The melting point of a compound is the temperature at which the solid phase transitions into the liquid phase at a standard pressure of 1 atmosphere. The melting point of a compound is a physical property, like solubility, density, color, and electronegativity that can be used to identify a compound. Determining the exact temperature at which a compound begins to melt is a challenging task; because of this, the melting point of compounds is reported as a range. The lower limit of the melting point range is the temperature at which the first drops of liquid are observed. The upper limit of the range is the temperature at which all of the solid phase has transitioned to the liquid phase. Reference guides with accepted values exist in the literature, which are used to identify compounds.
One major factor that impacts the melting point of the compound is the type of intermolecular forces that exist within the compound. Intermolecular forces are either attractive or repulsive between the molecules of a compound. In the solid phase, the molecules of a compound will form an organized lattice structure as the molecules are packed close together. There are three major types of intermolecular forces:
Each type of intermolecular force has a different strength of attraction. Therefore, compounds containing hydrogen bonds require more energy to break the attraction between molecules than a nonpolar compound that only has London dispersion forces. Thus, the presence of hydrogen bonds increases the melting point of a compound.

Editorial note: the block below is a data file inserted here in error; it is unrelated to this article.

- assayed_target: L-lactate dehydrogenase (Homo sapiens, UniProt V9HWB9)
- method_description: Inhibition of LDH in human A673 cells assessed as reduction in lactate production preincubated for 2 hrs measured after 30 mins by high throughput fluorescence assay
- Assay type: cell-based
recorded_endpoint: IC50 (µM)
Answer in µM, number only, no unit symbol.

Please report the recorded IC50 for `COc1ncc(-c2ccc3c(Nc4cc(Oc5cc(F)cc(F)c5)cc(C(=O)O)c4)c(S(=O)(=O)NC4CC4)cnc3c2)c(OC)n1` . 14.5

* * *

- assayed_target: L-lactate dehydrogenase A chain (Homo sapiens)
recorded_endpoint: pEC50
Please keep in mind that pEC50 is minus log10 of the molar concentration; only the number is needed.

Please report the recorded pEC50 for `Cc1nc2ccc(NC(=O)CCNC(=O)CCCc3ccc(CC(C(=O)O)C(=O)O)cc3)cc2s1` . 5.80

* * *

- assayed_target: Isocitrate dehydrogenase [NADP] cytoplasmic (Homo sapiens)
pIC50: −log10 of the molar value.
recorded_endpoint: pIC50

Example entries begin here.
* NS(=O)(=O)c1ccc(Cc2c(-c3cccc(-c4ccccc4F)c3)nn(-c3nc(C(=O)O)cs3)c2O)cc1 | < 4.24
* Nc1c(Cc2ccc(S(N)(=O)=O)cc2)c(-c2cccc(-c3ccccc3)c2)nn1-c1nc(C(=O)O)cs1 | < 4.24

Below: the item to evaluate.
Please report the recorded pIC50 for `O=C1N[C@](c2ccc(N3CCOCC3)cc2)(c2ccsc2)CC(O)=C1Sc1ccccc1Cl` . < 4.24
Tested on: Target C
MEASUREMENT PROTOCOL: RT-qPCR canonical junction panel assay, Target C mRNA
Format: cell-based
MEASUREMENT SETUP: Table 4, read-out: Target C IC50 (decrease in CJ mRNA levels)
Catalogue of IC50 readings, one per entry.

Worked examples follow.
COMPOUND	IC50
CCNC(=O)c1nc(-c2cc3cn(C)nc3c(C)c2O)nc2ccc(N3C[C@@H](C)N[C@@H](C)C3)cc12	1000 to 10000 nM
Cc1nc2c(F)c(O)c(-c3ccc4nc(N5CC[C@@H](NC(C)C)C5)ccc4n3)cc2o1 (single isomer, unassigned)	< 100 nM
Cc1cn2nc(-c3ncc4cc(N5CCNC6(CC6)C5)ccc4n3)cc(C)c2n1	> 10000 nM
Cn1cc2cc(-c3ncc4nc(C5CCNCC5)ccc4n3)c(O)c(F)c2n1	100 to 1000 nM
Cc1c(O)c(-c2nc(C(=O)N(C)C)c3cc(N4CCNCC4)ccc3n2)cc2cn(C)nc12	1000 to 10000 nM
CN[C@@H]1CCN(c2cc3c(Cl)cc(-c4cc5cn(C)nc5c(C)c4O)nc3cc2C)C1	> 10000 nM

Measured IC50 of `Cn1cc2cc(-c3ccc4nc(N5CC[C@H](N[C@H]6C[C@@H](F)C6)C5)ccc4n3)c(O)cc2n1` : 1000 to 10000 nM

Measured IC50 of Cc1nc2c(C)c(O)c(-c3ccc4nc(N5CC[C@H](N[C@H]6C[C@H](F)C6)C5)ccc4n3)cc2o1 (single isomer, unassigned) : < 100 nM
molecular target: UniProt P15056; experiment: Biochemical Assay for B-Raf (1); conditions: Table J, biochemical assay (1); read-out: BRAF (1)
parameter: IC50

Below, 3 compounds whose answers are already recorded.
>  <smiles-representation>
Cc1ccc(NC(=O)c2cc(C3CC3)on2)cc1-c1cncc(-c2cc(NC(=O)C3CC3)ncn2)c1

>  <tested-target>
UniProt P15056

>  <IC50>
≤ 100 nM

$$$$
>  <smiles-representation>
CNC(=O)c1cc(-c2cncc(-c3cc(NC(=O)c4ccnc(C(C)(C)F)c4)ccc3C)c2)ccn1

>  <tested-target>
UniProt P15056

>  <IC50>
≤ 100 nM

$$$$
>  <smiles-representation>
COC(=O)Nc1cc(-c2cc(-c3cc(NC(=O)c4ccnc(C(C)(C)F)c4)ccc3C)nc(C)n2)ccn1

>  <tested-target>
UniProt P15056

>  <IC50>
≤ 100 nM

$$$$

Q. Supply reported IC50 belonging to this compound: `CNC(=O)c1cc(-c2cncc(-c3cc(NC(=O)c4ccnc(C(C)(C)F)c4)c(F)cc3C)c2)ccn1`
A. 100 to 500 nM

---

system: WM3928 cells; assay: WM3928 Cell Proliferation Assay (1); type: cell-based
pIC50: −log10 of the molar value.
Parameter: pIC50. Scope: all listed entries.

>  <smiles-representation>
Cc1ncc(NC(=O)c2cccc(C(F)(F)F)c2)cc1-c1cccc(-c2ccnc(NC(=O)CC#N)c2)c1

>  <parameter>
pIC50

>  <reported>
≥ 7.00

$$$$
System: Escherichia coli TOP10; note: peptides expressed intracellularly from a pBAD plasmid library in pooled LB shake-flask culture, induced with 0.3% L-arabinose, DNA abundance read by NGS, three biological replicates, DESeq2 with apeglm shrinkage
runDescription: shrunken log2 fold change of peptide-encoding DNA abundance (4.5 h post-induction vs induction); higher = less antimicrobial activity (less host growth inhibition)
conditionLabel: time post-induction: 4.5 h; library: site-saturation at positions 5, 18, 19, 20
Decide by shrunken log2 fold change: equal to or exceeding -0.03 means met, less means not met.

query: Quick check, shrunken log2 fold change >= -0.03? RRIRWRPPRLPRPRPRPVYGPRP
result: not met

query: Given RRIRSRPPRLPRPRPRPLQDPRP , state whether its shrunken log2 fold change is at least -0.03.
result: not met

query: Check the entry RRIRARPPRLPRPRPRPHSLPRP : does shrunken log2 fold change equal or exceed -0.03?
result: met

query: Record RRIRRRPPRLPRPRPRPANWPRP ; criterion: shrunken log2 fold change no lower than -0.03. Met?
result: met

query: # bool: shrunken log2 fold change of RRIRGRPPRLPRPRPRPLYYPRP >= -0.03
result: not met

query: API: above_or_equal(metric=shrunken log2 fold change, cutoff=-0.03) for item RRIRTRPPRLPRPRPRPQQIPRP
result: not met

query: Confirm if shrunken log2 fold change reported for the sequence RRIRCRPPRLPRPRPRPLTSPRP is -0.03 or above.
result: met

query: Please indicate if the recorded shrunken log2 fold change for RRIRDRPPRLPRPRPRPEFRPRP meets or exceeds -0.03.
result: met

Reported literature values of melting points assume that you have a pure sample of the compound in question. Often in the lab or in unknown samples, the samples being tested are not pure compounds. Impurities cause the observed melting point of a mixture to be lower than the actual melting temperature of the pure compound. The observable range is greater than that of the pure substance.
In a pure compound, the solid is composed of a uniform and ordered structure and requires a certain amount of temperature to break the structure apart for the compound to transition into the liquid phase. In a mixture containing impurities, the solid phase is composed of a disorganized structure. This requires much less energy to transition into the liquid phase, thus lowering the melting point. This phenomenon is known as melting point depression. The more impurities in the sample, the broader the melting point range, and the lower the melting temperature.
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